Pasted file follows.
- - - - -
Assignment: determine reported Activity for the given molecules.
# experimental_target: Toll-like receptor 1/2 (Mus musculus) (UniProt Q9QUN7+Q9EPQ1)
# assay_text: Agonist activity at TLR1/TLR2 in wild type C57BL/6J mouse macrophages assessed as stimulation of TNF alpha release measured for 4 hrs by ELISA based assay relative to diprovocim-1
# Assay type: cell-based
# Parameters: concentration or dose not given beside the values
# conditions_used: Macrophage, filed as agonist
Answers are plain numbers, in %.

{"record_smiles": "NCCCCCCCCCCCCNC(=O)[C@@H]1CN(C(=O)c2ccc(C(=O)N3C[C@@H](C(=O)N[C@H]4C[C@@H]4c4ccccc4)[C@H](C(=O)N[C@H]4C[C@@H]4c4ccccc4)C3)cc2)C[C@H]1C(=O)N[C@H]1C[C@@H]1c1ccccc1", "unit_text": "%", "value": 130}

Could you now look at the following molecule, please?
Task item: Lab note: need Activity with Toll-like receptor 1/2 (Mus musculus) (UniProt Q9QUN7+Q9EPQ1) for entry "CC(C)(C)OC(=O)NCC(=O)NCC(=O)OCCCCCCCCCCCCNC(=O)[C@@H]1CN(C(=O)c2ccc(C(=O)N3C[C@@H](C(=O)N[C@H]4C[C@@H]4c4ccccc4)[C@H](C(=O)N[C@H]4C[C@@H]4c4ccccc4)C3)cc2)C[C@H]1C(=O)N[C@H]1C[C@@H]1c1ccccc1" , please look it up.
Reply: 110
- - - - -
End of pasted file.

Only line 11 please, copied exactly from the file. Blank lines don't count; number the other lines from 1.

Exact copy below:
Reply: 110